THE LONE RANGER Armie Hammer as the Lone Ranger and Silver Ph: Peter Mountain ©Disney Enterprises, Inc. and Jerry Bruckheimer Inc.  All Rights Reserved. (Click to enlarge)
If I was to compare the tone of The Lone Ranger I would say it is more poignant than that of Batman Begins and if the entire film was built around this tone we may have had not just a great intelligent film but a great entry into the Western Genre.

THE LONE RANGER Armie Hammer as John Reid/The Lone Ranger, Bryant Prince as Danny Reid and Ruth Wilson as Rebecca
THE LONE RANGER Armie Hammer as John Reid/The Lone Ranger, Bryant Prince as Danny Reid and Ruth Wilson as Rebecca Reid Ph: Peter Mountain ©Disney Enterprises, Inc. and Jerry Bruckheimer Inc.  All Rights Reserved (Click to enlarge)
The only thing better than all of that in The Lone Ranger is Johnny Depp - he is both tragic and hilarious and incredibly gets the balance right. His performance as Tonto is his most engaging and accomplished in years. He plays the extreme light parts with aplomb and the dark side with deep sadness.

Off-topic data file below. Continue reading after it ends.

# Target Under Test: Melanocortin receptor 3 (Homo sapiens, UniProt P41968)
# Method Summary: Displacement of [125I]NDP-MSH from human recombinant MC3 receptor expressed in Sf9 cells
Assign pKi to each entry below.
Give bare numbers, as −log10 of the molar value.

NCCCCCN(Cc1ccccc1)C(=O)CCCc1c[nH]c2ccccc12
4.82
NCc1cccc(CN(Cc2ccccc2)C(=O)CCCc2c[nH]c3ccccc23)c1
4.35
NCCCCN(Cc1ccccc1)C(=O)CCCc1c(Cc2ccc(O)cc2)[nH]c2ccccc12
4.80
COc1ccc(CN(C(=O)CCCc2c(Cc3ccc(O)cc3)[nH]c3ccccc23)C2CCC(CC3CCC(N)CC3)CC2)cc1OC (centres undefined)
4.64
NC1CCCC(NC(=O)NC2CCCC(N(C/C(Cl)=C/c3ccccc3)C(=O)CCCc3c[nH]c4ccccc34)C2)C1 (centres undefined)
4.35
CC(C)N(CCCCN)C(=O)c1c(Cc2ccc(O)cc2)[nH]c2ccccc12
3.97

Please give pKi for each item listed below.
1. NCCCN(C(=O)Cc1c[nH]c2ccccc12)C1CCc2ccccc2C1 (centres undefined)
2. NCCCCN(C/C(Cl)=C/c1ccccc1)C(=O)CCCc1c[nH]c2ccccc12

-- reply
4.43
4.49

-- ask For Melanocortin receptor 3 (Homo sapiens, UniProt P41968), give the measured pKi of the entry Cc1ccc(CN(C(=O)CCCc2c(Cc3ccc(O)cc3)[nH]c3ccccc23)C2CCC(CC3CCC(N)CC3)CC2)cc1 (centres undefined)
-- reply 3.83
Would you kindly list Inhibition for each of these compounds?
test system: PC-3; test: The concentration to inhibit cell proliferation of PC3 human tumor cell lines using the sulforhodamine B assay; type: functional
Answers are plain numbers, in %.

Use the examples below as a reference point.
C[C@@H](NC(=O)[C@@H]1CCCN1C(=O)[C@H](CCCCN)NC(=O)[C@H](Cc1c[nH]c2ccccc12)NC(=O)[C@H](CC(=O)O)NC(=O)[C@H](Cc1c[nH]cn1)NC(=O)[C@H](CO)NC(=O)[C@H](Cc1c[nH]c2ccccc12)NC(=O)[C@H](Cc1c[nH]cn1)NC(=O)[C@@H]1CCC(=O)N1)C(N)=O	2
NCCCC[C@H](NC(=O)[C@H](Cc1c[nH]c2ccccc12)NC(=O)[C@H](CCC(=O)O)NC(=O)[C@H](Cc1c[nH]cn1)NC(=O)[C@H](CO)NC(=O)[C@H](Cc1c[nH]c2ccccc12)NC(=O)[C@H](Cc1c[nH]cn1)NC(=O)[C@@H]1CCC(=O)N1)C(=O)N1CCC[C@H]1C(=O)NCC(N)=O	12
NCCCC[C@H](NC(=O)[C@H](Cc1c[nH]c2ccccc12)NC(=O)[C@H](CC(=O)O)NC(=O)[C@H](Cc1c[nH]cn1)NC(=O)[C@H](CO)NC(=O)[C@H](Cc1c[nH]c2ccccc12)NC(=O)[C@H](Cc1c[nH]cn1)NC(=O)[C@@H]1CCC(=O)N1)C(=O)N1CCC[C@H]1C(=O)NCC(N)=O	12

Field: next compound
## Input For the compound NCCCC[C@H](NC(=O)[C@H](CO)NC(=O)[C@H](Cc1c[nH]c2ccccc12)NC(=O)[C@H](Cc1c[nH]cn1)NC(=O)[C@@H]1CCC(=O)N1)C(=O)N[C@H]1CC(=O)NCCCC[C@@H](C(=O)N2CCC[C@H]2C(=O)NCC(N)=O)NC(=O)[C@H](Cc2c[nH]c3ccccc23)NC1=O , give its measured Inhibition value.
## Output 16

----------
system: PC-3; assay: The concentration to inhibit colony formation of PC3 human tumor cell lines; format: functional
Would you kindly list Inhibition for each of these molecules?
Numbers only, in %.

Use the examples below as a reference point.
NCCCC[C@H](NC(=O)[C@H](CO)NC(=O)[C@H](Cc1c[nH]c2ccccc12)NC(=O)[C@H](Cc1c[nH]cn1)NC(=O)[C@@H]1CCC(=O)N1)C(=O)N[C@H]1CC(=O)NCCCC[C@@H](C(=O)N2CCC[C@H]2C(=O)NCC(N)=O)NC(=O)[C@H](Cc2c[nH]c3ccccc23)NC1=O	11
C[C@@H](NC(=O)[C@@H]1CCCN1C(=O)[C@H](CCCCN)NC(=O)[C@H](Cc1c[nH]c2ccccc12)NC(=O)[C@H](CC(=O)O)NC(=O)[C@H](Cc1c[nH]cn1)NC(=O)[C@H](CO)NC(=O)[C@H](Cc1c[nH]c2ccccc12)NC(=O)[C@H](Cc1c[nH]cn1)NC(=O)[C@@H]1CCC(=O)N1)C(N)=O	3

The Establishing Shot: THE LONE RANGER ARRESTING TONTO CLIP - 9 AUGUST 2013

Depp's Tonto is the crux of the film and has a much more complex weave to his character than you would expect from a film like The Lone Ranger. In the lighter moments he hits the rights notes of zaniness somewhere near the great Peter Seller's performances. There is some great play between Johnny Depp and Arnie Hammer sadly not enough. In some outstanding scenes whilst the world erupts into chaos Johnny Depp hommages Buster Keaton and I loved it. I didn't care if it was stuntmen or special effects - Johnny Depp pulls it off wonderfully and I was a kid again watching the magic of film on screen, timeless entertainment that touches everyone.

THE LONE RANGER Armie Hammer as The Lone Ranger and Silver